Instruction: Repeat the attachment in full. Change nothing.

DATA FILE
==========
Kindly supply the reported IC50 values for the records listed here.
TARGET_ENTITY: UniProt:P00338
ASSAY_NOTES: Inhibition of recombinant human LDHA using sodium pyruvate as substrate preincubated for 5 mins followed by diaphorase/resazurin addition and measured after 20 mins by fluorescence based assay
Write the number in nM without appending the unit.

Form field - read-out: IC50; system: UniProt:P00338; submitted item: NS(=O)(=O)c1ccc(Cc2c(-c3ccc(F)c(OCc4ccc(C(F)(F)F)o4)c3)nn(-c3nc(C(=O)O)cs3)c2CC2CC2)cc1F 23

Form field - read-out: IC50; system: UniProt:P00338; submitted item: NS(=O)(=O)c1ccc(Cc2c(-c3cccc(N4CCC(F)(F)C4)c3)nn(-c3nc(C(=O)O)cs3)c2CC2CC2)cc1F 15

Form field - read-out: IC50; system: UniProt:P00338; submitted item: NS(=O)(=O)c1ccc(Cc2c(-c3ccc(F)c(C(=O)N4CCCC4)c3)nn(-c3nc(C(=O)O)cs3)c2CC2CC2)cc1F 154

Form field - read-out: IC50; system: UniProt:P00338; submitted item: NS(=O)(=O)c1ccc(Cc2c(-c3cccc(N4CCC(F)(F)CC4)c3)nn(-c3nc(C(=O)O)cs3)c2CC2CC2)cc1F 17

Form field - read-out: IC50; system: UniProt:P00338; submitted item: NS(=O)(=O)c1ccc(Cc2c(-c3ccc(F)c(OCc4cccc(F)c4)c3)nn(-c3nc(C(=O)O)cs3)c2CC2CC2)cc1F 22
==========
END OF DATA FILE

Kindly supply the reported IC50 values for the records listed here.
TARGET_ENTITY: UniProt:P00338
ASSAY_NOTES: Inhibition of recombinant human LDHA using sodium pyruvate as substrate preincubated for 5 mins followed by diaphorase/resazurin addition and measured after 20 mins by fluorescence based assay
Write the number in nM without appending the unit.

Form field - read-out: IC50; system: UniProt:P00338; submitted item: NS(=O)(=O)c1ccc(Cc2c(-c3ccc(F)c(OCc4ccc(C(F)(F)F)o4)c3)nn(-c3nc(C(=O)O)cs3)c2CC2CC2)cc1F 23

Form field - read-out: IC50; system: UniProt:P00338; submitted item: NS(=O)(=O)c1ccc(Cc2c(-c3cccc(N4CCC(F)(F)C4)c3)nn(-c3nc(C(=O)O)cs3)c2CC2CC2)cc1F 15

Form field - read-out: IC50; system: UniProt:P00338; submitted item: NS(=O)(=O)c1ccc(Cc2c(-c3ccc(F)c(C(=O)N4CCCC4)c3)nn(-c3nc(C(=O)O)cs3)c2CC2CC2)cc1F 154

Form field - read-out: IC50; system: UniProt:P00338; submitted item: NS(=O)(=O)c1ccc(Cc2c(-c3cccc(N4CCC(F)(F)CC4)c3)nn(-c3nc(C(=O)O)cs3)c2CC2CC2)cc1F 17

Form field - read-out: IC50; system: UniProt:P00338; submitted item: NS(=O)(=O)c1ccc(Cc2c(-c3ccc(F)c(OCc4cccc(F)c4)c3)nn(-c3nc(C(=O)O)cs3)c2CC2CC2)cc1F 22